And, in judging the anti-democratic intent, supporting barriers to voting & undermining the independence of election monitoring is a Republican program.


  2. You linked to Anne Helen Peterson (instead of Helen Olen) on how expensive childcare is a gateway to choosing private schools (which was true in my experience — already paying for child care, and knowing that we should have to pay for after care which would be harder to find definitely paid a role).


  3. I am bothered by the fact that we had US cities being burned through much of 2020 and people (including here) made endless excuses for that at the time. Supposedly, it was OK to loot and burn, illegally block roads, harass motorists and people dining out, and break the law in many different ways because the cause of justice was just so urgent. The ends justified the means, because all of this stuff was supposedly going to usher in justice…

    Then one day (literally one day) the shoe is on the other foot, and it’s seen as the end of the world by the exact same people who made excuses for BLM. 1/6 probably would not have happened without the preceding months of arson, looting, lawlessness, and de-policing–2020 BLM paved the way for 1/6.

    And yes, it is fair to compare BLM and 1/6, because the 1/6 rioters were just as “mostly peaceful” and mostly honestly believed that their guy won and that the election was being stolen from him. They believed at least as sincerely as BLM protesters that their cause was just, the system was corrupt, legal avenues had failed them, and that it was right to take the law into their own hands to achieve justice.

    How about we learn the lesson here and (barring imminent threat to life) obey the law, use legal (or at least peaceful) channels for protest, and set a good example to each other? Any methods that are OK for your team to use are OK for the other team to use, too. Never forget that.

    One more thing: Sometimes, when the legal channels are not producing the desired result, it may actually be a sign that you are mistaken about the facts of the situation and/or that your demands are unrealistic.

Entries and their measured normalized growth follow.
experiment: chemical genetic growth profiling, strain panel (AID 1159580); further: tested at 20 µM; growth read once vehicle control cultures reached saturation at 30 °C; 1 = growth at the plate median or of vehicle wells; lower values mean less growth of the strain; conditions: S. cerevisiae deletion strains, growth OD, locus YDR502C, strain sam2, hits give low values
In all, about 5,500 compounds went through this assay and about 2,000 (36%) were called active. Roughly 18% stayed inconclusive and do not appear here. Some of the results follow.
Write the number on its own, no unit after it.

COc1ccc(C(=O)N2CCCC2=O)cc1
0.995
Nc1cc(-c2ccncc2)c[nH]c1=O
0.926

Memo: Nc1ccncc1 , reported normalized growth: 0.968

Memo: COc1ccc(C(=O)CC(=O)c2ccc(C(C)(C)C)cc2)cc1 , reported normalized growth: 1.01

1. I can’t speak to how large the percentage is in the general population, but I am in contact with a number of people who (in all sincerity) believe that the election was stolen and that Trump won in 2020.

      Unfortunately, it’s gotten to be a thing (and I can point to a lot of previous Democratic examples–2000, 2004, 2016 and Stacy Abrams) where a lot of people have decided that their candidate cannot possibly lose. If their guy or gal loses, it’s due to fraud or voter suppression or whatever–not due to the fact that their guy got fewer votes. The funny thing is that voter suppression keeps getting invoked while vote totals get bigger and bigger.

      Back in 2004, Diebold was the thing. Trump’s 2020 voting machine excuses are just a retread of Democrat excuses for 2004.


    2. I think the lack of outrage in certain quarters about the looting of the Bronx and other cities during BLM marches/riots is a serious weakness for Democrats.


    3. I’ll just repeat MH here, “We have one party whose effective leader deliberately incited violence to overturn an election that he lost and a political system that can support only two national parties. That’s the dominant factor of domestic politics until it stops being true.”


    4. I take issue with the claim that Democrats were not outraged by looting/violence/etc. during the BLM protests. Democrats support protest, not looting or violence. And also, I take issue with the concept of “outrage.” Why is that needed? I see something wrong, and I want the people responsible to be held accountable through the criminal justice system, which I also know has its problems. I don’t need to feel “outrage,” just disapproval and a desperate (and perhaps unfounded) hope that our criminal justice system will work. I also don’t need angry talking heads on outrage tv trying to make me feel outrage in order for me to feel that looting and violence are wrong.